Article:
I can't find anything about an "Ambassador's Investment Forum," but since he's going to China, perhaps they're talking about the United States-China investment forum.
Here's a speech made by Ambassador Locke in Sept 2012:
by Gary F. Locke
States Ambassador to China
Investment Cooperation Forum
LOCKE: Really it’s a pleasure to be here at this U.S.-China Investment
Forum. I want to thank Harley for the great job that he’s doing on behalf
of AmCham South China and also Jennifer Galt who is our new Counsel General
here in Guangzhou.
I also want to say before I begin my
remarks that the United States
government, the people of America
extend their deep condolences to the people of Yunnan,
Guizhou and Sichuan who lost loved ones during the
earthquake of Friday. We know that tens of thousands of homes were
destroyed and hundreds of thousands of people have been displaced as a result
of that. The U.S.
government and the people of America
stand ready to assist in any way possible.
I also want to say just how pleased I am to
be here in Xiamen for the very first time in Fujian Province.
Last night we had a round of very very busy activities, but then we were able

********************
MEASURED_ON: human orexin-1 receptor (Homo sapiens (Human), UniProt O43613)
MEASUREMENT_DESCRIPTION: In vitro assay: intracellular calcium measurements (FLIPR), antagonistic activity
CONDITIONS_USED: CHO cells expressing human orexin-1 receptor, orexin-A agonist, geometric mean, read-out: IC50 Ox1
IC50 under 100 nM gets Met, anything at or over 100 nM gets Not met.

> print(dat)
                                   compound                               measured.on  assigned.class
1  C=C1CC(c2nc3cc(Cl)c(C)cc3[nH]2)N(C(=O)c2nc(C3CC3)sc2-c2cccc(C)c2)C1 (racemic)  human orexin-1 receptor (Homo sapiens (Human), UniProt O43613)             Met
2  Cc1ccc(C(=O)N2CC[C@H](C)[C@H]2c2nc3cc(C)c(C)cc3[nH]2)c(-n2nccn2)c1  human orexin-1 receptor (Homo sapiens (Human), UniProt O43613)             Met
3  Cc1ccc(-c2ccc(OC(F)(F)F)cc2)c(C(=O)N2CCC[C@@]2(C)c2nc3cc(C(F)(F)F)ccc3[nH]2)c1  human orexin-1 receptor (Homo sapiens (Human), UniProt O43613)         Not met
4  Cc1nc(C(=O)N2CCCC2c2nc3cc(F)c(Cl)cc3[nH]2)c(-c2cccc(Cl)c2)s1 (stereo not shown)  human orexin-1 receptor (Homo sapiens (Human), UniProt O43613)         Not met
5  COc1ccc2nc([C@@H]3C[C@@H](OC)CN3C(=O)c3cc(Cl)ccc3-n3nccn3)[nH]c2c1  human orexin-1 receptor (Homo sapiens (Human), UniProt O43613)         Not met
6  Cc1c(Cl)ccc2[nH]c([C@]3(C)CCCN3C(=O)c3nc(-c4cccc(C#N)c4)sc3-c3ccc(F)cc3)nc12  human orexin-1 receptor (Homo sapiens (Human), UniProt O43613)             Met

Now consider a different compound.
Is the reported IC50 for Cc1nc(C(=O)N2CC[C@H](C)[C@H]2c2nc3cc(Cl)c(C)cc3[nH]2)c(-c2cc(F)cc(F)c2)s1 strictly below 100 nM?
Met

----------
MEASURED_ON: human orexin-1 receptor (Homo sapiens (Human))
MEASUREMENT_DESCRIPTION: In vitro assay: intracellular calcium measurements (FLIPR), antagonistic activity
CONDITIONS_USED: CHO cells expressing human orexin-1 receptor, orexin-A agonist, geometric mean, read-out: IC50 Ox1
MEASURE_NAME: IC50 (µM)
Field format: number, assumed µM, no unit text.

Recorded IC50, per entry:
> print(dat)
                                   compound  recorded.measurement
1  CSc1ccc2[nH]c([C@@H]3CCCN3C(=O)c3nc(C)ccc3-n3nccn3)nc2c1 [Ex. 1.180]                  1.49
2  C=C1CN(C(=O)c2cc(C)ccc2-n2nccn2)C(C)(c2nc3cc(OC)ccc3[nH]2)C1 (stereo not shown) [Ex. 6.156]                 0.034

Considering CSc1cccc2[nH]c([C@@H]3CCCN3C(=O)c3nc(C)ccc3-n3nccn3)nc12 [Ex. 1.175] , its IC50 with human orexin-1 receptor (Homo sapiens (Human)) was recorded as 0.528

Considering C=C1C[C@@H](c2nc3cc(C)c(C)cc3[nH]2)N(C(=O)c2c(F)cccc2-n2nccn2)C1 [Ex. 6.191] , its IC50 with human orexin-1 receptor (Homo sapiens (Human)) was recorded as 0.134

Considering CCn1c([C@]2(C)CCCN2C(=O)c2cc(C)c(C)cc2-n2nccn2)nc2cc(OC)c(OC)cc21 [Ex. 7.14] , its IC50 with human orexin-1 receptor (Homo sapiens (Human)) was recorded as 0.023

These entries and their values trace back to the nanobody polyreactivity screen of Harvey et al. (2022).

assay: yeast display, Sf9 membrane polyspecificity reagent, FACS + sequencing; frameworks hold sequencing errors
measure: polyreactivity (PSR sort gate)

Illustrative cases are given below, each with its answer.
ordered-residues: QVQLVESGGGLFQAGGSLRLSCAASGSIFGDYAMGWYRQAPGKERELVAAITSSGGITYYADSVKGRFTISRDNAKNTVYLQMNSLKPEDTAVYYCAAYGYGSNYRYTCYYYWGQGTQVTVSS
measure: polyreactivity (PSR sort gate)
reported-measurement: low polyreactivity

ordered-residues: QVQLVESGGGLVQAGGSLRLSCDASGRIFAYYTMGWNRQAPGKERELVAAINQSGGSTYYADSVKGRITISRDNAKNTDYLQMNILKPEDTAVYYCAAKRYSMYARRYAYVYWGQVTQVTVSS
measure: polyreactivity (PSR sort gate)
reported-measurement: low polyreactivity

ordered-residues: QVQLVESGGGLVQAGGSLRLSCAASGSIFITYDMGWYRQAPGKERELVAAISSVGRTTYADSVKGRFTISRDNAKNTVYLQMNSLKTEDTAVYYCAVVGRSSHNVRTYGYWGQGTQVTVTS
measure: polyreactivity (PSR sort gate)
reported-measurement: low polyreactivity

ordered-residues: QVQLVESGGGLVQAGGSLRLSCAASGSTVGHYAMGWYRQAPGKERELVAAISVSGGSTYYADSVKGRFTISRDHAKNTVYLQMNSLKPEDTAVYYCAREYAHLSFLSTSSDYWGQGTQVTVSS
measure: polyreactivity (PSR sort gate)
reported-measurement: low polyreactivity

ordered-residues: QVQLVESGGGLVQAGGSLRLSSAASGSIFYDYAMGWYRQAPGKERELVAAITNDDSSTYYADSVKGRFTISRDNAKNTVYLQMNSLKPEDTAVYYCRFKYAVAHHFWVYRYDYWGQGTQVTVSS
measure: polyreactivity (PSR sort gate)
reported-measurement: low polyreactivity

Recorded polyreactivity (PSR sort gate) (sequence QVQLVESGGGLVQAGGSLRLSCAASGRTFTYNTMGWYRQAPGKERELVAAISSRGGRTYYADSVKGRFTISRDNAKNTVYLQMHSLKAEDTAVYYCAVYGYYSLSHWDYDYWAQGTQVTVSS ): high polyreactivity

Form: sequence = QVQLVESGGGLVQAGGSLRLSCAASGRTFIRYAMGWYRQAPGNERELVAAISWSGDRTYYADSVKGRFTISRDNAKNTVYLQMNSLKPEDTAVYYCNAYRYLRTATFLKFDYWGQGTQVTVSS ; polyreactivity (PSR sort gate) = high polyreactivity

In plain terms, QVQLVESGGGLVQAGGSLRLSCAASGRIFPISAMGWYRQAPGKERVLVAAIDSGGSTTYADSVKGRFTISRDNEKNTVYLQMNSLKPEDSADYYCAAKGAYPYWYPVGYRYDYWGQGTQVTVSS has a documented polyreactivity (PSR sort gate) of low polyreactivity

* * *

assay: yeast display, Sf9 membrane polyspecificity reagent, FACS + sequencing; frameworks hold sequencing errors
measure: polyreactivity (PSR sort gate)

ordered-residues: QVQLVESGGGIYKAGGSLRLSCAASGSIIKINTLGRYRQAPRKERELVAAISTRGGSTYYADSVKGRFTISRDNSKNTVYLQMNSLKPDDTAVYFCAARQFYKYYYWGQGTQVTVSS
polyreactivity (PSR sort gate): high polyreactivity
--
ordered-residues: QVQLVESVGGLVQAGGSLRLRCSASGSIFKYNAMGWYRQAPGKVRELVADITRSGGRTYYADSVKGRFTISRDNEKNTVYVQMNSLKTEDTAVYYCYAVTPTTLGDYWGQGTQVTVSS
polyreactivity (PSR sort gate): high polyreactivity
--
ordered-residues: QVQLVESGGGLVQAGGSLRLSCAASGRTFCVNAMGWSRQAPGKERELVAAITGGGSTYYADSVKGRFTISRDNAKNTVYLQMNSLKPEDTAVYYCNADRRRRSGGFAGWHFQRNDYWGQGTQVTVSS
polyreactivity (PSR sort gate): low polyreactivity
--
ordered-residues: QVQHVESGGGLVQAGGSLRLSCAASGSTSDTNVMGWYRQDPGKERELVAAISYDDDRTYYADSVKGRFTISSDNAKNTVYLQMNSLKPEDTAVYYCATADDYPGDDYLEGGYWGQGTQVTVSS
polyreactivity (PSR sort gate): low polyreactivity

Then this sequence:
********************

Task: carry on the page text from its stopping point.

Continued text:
to sneak away late in the night to Gulangyu Island and also afterwards we went
to have some of your famous peanut soup at the 100 year old Guangjehe
Restaurant. That was quite a treat.
But as I said, this is my first visit to Xiamen and it’s a
beautiful, beautiful city. I’m looking forward to even more visits.
I’m particularly pleased to see that the
AmCham has brought such a large and active delegation this year to the 16th
Annual China International Fair on Investment and Trade. Harley tells me
that AmCham members have signed or will sign deals worth hundreds of millions
of dollars during this fair.
This kind of activity brings benefit to
both countries -- jobs, revenues, ideas, and also people to people exchanges,
all of which goes to enrich the most important bilateral relationship in the
world today. With over 2000 members AmCham South China is one of the
largest and fastest-growing Chambers in the world, and I understand now, and
Harley just showed me some pictures of its new office tower in Guangzhou with its big logo on the top.
I also want to acknowledge the Xiamen municipal authorities and Fujian
authorities, government leaders, for organizing this 16th China
International Forum of Investment and Trade which brings together large numbers